Let me tell you a story, and then you have to tell me who’s guilty and who’s not.
There was a girl, around 11-12 years of age, reaching puberty. She didn’t know what was happening to her body. She liked touching herself and exploring her body but she couldn’t understand any of it. I think most of you have had this experience while reaching puberty. She would ask for forgiveness from God for whatever she was doing and would promise that it won’t happen again, but it happened again and again because it is a very normal thing. But no one told her that.
The girl lived with her family, and one of her cousins, around five or six years old, was also staying at their house. The siblings slept in the same room, and when he would go to sleep, the girl would put his hand inside her t-shirt, on her body. It happened a few times.
This is so messed up, right? This is sexual abuse. The story isn’t over yet.
She grew up to be a person who fights for equality and against injustice. A strong, independent woman fighting against patriarchy, which has normalized rape. What she forgot about was her own acts of sexual harassment. For many years she didn’t think of what she did with her cousin, because it wasn’t as significant. She was 19 when she realized it. She was 19 when she realized that what she did was wrong. It was sexual harassment. She realised the negative effect it can have on someone’s life. And with that, she also realized that she didn’t know what she was doing is wrong. She was ashamed of it, felt guilty. But could she go back and correct anything? No.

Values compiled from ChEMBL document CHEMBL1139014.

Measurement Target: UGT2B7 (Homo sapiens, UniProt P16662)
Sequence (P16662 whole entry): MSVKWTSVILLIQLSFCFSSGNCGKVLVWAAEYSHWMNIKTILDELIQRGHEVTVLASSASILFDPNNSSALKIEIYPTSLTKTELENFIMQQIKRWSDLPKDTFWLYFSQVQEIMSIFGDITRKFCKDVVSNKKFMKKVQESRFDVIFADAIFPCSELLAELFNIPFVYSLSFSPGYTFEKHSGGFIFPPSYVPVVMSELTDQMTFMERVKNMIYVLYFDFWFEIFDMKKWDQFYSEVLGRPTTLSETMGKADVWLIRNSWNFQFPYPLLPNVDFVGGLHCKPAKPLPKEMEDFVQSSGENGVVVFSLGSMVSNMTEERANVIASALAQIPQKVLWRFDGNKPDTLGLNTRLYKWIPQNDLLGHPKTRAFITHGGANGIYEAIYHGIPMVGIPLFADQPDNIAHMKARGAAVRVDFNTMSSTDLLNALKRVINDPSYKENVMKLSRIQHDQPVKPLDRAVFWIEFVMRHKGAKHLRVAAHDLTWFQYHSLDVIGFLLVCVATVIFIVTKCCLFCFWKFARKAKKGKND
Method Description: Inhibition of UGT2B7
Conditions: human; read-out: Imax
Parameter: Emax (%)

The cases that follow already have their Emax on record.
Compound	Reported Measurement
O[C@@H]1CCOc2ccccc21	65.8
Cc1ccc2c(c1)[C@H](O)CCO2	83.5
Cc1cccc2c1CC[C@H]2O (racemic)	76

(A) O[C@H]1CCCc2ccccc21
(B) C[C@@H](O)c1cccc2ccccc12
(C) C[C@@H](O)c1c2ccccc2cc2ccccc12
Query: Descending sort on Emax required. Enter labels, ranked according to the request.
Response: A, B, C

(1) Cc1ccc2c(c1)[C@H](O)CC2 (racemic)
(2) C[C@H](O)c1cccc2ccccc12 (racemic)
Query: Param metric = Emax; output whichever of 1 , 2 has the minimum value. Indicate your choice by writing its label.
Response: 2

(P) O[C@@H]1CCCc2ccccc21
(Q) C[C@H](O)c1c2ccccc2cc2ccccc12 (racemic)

The girl I am talking about is me. I lived in the guilt, felt ashamed. I wondered how I could have done something like this. How could I have not known? How can I tell my cousin that I didn’t know? How do you justify something by saying “I didn’t know”?
Recently, I read about a 12-year-old girl who had been sexually abused by her father since she was five. But she didn’t know it until she was taught about the good touch and bad touch in school. That’s when she told the teachers, and her father got caught.
It is our responsibility to educate these children about good and bad, right and wrong. To give them the tools to decide for themselves, so they can save themselves from abusers and also from becoming those abusers. At times evil comes out of ignorance, and it is important for us to educate everyone around us about good touch-bad touch, consent, sex – and the fact that there is nothing wrong with sex.
I didn’t know what was happening to me. I just reached puberty, no one told me about it. I didn’t know how to make sense of what my body was going through. How do you expect an 11-year-old to know and understand all this by themselves? Till the age of 18, I didn’t know if you could get pregnant by swallowing. Men still don’t know what a clitoris is (AIB proved that). It is important to talk about these things so that children can ask questions.
Guilty or not, you can decide for yourself. I am not a writer. I don’t enjoy writing. But I thought it is my responsibility to share, so we can learn from our mistakes. Sex education is important.
If you are a survivor, parent or guardian who wants to seek help for child sexual abuse, or know someone who might, you can dial 1098 for CHILDLINE (a 24-hour national helpline) or email them at firstname.lastname@example.org. You can also call NGO Arpan on their helpline 091-98190-86444, for counselling support.